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Look out for Carlo Rovelli's next book, Reality Is Not What It Seems. Instant New York Times Bestseller “One of the year’s most entrancing books about science.”—The Wall Street Journal “Clear, elegant...a whirlwind tour of some of the biggest ideas in physics.”—The New York Times Book Review This playful, entertaining, and mind-bending introduction to modern physics briskly explains Einstein's general relativity, quantum mechanics, elementary particles, gravity, black holes, the complex architecture of the universe, and the role humans play in this weird and wonderful world. Carlo Rovelli, a renowned theoretical physicist, is a delightfully poetic and philosophical scientific guide. He takes us to the frontiers of our knowledge: to the most minute reaches of the fabric of space, back to the origins of the cosmos, and into the workings of our minds. The book celebrates the joy of discovery. “Here, on the edge of what we know, in contact with the ocean of the unknown, shines the mystery and the beauty of the world,” Rovelli writes. “And it’s breathtaking.”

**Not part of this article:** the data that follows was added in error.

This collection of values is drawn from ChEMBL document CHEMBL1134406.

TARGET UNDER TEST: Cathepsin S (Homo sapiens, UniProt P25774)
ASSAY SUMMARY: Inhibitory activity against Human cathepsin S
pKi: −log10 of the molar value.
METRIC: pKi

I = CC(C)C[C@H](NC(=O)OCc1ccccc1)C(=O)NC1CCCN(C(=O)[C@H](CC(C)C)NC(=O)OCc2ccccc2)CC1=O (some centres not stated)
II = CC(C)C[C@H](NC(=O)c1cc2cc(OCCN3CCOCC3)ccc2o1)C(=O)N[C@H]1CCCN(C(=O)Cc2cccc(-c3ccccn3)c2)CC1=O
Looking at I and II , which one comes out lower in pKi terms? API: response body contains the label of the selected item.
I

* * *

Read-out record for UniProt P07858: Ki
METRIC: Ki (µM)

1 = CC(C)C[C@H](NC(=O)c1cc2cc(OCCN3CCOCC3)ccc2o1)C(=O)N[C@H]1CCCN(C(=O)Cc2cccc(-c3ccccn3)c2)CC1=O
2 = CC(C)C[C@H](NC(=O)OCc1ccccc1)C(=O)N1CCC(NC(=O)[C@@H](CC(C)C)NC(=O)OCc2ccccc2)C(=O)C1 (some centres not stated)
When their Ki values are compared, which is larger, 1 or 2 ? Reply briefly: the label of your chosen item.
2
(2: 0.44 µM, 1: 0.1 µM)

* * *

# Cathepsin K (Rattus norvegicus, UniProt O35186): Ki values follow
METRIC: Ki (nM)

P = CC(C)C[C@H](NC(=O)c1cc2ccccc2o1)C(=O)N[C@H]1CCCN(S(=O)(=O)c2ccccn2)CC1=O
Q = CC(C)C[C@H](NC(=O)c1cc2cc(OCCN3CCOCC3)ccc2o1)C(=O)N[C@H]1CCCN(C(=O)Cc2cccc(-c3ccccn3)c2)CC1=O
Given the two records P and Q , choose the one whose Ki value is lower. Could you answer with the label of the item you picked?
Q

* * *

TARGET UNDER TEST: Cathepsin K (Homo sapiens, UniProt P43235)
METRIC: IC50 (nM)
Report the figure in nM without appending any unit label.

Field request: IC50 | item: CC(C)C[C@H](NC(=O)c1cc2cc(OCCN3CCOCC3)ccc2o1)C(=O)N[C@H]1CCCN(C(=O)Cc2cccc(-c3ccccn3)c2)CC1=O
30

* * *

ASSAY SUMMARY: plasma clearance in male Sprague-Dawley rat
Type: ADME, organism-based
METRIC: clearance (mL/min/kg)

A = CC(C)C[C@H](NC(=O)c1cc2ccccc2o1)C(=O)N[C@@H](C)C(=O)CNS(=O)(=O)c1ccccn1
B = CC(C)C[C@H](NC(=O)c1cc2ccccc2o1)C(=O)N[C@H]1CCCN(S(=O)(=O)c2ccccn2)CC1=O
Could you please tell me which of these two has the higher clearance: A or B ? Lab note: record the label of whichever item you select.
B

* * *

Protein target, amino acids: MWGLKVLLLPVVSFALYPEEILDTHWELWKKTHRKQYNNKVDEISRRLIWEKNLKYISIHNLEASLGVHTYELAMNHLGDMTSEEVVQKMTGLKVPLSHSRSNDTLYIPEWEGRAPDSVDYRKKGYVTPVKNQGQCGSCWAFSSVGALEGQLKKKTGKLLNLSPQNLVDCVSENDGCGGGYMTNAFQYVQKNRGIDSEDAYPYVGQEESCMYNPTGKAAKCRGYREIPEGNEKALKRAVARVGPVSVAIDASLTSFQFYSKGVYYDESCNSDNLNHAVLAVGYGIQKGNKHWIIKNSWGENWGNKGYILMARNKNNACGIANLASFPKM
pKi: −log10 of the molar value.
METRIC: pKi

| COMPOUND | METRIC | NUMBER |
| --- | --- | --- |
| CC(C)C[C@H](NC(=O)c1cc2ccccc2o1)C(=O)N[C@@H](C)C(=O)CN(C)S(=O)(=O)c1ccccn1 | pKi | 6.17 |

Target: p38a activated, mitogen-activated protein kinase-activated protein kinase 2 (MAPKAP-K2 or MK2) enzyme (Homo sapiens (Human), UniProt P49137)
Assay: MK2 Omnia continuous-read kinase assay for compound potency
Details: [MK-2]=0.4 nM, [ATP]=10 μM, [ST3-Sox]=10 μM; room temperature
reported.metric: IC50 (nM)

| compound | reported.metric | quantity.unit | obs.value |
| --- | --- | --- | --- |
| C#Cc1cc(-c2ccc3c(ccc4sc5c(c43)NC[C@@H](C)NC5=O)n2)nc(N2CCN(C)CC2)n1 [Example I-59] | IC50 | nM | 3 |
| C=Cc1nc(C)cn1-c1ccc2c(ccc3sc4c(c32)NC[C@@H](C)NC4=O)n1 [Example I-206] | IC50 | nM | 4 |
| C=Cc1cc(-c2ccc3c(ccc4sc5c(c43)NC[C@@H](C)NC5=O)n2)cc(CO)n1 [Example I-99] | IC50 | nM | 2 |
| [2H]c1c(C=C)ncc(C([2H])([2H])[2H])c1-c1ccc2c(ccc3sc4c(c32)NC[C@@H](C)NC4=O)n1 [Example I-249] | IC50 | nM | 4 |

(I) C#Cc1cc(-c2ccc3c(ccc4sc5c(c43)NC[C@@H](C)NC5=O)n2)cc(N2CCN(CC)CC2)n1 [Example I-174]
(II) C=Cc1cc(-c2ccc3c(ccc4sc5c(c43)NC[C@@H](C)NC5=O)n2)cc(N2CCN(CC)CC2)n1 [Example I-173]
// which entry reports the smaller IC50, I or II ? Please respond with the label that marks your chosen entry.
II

Dear Professor Einstein

Dear Professor Einstein Author Alice Calaprice
ISBN-10 9781615922765
Release
Pages